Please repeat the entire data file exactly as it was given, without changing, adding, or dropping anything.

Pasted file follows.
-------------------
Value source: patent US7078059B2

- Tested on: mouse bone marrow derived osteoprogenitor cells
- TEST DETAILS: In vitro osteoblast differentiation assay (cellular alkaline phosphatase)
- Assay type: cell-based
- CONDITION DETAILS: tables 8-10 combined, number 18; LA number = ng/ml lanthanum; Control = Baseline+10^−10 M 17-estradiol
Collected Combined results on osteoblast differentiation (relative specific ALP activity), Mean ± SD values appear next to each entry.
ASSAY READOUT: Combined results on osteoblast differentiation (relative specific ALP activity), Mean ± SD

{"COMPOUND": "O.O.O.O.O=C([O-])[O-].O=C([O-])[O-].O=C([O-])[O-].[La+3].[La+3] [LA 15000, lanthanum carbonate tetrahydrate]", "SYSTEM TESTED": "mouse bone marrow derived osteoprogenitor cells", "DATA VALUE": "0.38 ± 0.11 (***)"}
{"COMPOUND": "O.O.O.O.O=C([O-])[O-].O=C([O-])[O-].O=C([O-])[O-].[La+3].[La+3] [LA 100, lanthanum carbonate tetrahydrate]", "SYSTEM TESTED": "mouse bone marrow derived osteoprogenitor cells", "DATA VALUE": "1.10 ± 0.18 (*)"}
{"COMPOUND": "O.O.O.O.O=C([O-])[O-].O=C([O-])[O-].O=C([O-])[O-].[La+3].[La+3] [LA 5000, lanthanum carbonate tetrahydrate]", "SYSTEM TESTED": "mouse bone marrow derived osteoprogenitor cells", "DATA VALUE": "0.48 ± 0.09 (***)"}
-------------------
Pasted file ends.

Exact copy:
Value source: patent US7078059B2

- Tested on: mouse bone marrow derived osteoprogenitor cells
- TEST DETAILS: In vitro osteoblast differentiation assay (cellular alkaline phosphatase)
- Assay type: cell-based
- CONDITION DETAILS: tables 8-10 combined, number 18; LA number = ng/ml lanthanum; Control = Baseline+10^−10 M 17-estradiol
Collected Combined results on osteoblast differentiation (relative specific ALP activity), Mean ± SD values appear next to each entry.
ASSAY READOUT: Combined results on osteoblast differentiation (relative specific ALP activity), Mean ± SD

{"COMPOUND": "O.O.O.O.O=C([O-])[O-].O=C([O-])[O-].O=C([O-])[O-].[La+3].[La+3] [LA 15000, lanthanum carbonate tetrahydrate]", "SYSTEM TESTED": "mouse bone marrow derived osteoprogenitor cells", "DATA VALUE": "0.38 ± 0.11 (***)"}
{"COMPOUND": "O.O.O.O.O=C([O-])[O-].O=C([O-])[O-].O=C([O-])[O-].[La+3].[La+3] [LA 100, lanthanum carbonate tetrahydrate]", "SYSTEM TESTED": "mouse bone marrow derived osteoprogenitor cells", "DATA VALUE": "1.10 ± 0.18 (*)"}
{"COMPOUND": "O.O.O.O.O=C([O-])[O-].O=C([O-])[O-].O=C([O-])[O-].[La+3].[La+3] [LA 5000, lanthanum carbonate tetrahydrate]", "SYSTEM TESTED": "mouse bone marrow derived osteoprogenitor cells", "DATA VALUE": "0.48 ± 0.09 (***)"}